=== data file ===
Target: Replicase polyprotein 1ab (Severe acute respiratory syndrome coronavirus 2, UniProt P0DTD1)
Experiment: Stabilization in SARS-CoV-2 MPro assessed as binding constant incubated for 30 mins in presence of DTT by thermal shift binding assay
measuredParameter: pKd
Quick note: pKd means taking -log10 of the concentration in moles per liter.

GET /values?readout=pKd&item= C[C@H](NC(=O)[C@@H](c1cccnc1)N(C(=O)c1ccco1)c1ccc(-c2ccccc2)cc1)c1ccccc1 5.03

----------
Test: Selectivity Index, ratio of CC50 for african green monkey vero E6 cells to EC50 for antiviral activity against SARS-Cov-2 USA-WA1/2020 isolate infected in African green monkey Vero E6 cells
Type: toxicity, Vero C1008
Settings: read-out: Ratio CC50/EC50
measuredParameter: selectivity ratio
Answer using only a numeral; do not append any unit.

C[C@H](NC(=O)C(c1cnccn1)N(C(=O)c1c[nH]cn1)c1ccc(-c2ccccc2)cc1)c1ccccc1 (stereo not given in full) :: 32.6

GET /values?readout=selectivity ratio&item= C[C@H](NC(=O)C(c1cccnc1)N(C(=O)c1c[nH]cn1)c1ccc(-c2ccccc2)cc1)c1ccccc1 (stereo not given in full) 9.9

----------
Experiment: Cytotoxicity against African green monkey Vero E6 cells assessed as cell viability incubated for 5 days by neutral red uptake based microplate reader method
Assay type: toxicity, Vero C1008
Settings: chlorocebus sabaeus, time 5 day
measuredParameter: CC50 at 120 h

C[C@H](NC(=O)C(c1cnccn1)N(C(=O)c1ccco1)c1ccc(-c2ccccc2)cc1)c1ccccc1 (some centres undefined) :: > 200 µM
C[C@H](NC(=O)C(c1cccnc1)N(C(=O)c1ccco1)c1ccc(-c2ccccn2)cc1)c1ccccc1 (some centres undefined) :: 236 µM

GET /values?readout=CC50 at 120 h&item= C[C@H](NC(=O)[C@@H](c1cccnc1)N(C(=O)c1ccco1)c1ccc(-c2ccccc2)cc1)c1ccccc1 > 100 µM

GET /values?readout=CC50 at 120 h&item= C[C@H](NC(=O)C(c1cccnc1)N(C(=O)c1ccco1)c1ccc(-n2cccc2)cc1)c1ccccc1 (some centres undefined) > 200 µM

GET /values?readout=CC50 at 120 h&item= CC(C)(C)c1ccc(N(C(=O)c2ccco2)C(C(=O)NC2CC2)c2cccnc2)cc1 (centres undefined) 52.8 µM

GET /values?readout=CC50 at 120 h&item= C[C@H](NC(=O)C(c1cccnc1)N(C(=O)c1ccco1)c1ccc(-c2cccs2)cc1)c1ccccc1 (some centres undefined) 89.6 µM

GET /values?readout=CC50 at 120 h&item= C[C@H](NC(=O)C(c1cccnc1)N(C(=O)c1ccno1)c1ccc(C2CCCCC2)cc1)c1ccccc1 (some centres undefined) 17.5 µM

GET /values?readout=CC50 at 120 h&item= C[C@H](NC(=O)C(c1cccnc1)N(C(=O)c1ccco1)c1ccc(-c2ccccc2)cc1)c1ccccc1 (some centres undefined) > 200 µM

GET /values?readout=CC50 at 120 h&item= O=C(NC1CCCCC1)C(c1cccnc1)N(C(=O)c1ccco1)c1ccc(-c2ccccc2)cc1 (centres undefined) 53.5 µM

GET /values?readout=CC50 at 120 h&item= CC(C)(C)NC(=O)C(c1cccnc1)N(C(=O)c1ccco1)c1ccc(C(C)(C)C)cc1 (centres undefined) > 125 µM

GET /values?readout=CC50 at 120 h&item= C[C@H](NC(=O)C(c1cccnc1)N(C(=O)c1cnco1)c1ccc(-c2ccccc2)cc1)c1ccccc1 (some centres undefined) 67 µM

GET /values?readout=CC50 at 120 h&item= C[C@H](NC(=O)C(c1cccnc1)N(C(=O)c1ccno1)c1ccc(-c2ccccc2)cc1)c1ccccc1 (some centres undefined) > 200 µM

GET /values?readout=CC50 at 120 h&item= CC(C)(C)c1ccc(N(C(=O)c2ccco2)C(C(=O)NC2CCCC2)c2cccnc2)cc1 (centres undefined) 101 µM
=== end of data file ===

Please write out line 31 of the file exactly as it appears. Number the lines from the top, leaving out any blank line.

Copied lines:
GET /values?readout=CC50 at 120 h&item= CC(C)(C)c1ccc(N(C(=O)c2ccco2)C(C(=O)NC2CCCC2)c2cccnc2)cc1 (centres undefined) 101 µM